Every person is entitled to his opinion. However, it’s always helpful to align your emotional thoughts with facts and circumstances. The Federal Reserve has a power to intervene in exigent circumstances under the Federal Reserve Act. Don’t like it? See if you can start the movement to get it repealed. In the meantime, deal with it. Sound insensitive? Well, it’s not and these recent interventions are good use of our money which gets abused every day for much more ridiculous adventures like Cheese Museums and paying Dianne Feinstein’s husband (I am having a lot of trouble finding perpetual, ad nauseum opines about those issues). Nonetheless, I am beginning to think Phil Graham was right; we are a nation of whiners.
The primary role of our beloved Federal Reserve is to control monetary policy and sagaciously act for the protection of this countries economic well being. I certainly am not a big government advocate and understand the passion involved when emotional catch phrases like “bailout” and “corporate welfare” are bandied about. Gee, I am just frothing at the mouth, rabies dog mad writing that. However, as one mode of anger management I suggest you visit the Trinity Church graveyard and yell at Alexander Hamilton’s grave. It works for me; just make sure your PBA card or some other law enforcement endearment tool is handy. Another might be actually reading The Federal Reserve Act or understanding the fundamental underpinnings of various deals our government has made with private companies? That way, we could all have riveting discussions about Federal monetary policy and how our FRB does a great deal of this every day albeit on a lesser scale and without the stigma of crisis (enter dramatic Obama pause here). Even better, how about we actually compare the current actions to past crises (oooh) for a really good look at FRB intervention done to protect our countries economic interests.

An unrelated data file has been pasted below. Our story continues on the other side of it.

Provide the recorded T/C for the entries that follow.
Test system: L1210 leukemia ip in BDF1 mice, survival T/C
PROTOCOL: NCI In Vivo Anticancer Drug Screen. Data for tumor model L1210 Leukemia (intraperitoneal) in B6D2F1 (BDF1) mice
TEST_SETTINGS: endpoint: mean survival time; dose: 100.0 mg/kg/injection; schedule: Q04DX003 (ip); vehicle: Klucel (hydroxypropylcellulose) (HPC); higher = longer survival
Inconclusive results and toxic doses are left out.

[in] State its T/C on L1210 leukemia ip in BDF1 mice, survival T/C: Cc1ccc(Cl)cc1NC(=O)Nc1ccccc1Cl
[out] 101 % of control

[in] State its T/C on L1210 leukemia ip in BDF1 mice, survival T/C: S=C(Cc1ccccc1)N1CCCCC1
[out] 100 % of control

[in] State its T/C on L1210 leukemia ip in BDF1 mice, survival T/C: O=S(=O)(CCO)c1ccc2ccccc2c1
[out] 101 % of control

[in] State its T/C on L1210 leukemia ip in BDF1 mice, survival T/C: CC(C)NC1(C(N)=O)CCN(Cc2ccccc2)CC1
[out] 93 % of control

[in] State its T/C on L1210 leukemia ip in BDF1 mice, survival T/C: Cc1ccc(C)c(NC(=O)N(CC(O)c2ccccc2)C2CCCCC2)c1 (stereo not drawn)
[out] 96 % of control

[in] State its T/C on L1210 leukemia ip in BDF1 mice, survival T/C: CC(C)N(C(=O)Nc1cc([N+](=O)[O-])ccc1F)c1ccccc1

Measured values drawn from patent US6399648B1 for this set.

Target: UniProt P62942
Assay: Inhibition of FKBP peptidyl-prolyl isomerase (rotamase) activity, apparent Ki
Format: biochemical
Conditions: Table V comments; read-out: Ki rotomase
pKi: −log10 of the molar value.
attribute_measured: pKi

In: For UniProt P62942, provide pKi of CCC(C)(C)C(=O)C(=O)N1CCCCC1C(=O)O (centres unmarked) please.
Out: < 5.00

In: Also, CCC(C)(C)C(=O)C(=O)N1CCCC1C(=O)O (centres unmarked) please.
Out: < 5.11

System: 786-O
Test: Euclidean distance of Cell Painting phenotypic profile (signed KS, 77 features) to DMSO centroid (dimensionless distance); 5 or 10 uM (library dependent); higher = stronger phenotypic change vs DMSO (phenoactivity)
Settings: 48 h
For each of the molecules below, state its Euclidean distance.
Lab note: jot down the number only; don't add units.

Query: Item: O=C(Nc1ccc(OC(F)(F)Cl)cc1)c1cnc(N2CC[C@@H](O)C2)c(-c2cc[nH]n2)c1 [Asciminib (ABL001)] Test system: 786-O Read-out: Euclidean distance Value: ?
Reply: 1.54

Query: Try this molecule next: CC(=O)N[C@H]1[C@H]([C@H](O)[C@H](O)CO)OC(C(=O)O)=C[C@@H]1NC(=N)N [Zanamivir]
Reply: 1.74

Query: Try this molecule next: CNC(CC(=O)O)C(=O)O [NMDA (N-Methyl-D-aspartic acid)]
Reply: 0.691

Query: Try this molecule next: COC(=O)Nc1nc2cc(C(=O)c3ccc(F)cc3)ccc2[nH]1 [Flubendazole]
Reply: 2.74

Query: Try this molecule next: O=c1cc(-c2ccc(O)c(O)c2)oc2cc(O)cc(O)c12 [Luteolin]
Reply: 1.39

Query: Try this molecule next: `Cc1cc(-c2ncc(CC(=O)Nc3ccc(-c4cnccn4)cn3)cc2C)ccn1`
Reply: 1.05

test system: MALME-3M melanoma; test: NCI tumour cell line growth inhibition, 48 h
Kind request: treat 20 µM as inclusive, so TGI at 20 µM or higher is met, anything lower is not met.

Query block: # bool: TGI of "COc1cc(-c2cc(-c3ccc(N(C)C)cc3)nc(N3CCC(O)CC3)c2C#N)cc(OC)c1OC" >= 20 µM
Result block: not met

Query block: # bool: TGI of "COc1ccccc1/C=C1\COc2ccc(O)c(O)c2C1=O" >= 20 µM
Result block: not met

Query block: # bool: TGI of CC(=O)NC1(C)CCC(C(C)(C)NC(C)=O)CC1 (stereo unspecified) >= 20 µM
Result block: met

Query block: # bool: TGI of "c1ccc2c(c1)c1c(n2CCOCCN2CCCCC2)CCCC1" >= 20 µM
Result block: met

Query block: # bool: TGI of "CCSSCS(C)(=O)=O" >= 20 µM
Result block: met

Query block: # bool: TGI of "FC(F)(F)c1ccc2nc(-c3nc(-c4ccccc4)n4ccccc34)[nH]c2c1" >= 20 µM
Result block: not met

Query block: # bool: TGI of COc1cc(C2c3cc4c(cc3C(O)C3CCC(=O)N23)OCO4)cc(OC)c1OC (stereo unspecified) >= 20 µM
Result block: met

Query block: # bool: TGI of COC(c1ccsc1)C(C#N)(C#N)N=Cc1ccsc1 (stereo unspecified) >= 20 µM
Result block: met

The AIG deal essentially rescues American consumers and protects our financial system. It also does something the approximately $26 billion dollars a year in federal gas taxes we pay does not do; it could turn a profit. The money is being lent at LIBOR, plus. The 79.9% stake is in something called equity participation notes or EPN’s.
What does this simply all mean? The financial market gets more stability (including investment vehicles that all those “rich” people own like mutual funds), overall market risk decreases and we move towards a more liquid financial situation which permits perdurable growth in consumer lending. This will allow us to move into a discussion of more interesting topics as to why Obama was the number three receiver of campaign contributions from Fannie/Freddie..